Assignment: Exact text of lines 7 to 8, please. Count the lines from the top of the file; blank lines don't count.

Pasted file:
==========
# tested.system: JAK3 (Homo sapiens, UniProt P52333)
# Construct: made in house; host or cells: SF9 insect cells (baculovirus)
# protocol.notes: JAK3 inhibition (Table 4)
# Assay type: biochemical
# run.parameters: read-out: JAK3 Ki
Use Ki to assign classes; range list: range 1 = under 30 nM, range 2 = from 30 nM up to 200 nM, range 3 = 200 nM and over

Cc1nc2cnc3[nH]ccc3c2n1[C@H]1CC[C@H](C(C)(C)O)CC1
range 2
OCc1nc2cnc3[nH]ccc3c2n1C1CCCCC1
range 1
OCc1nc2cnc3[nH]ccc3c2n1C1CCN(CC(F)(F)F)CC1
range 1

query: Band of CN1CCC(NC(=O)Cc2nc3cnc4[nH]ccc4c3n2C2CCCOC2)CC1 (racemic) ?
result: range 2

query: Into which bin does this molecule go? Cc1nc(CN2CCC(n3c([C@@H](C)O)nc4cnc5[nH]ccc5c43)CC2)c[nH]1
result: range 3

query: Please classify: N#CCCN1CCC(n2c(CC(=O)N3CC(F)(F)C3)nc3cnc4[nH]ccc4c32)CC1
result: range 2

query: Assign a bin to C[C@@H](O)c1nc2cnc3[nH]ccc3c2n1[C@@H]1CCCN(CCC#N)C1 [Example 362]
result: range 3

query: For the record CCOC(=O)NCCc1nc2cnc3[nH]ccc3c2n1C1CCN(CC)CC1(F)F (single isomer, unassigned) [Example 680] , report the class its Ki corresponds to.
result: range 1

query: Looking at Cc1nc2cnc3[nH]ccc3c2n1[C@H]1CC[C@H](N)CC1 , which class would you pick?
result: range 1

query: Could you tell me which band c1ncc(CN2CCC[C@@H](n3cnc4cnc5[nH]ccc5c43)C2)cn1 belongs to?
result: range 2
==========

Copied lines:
Cc1nc2cnc3[nH]ccc3c2n1[C@H]1CC[C@H](C(C)(C)O)CC1
range 2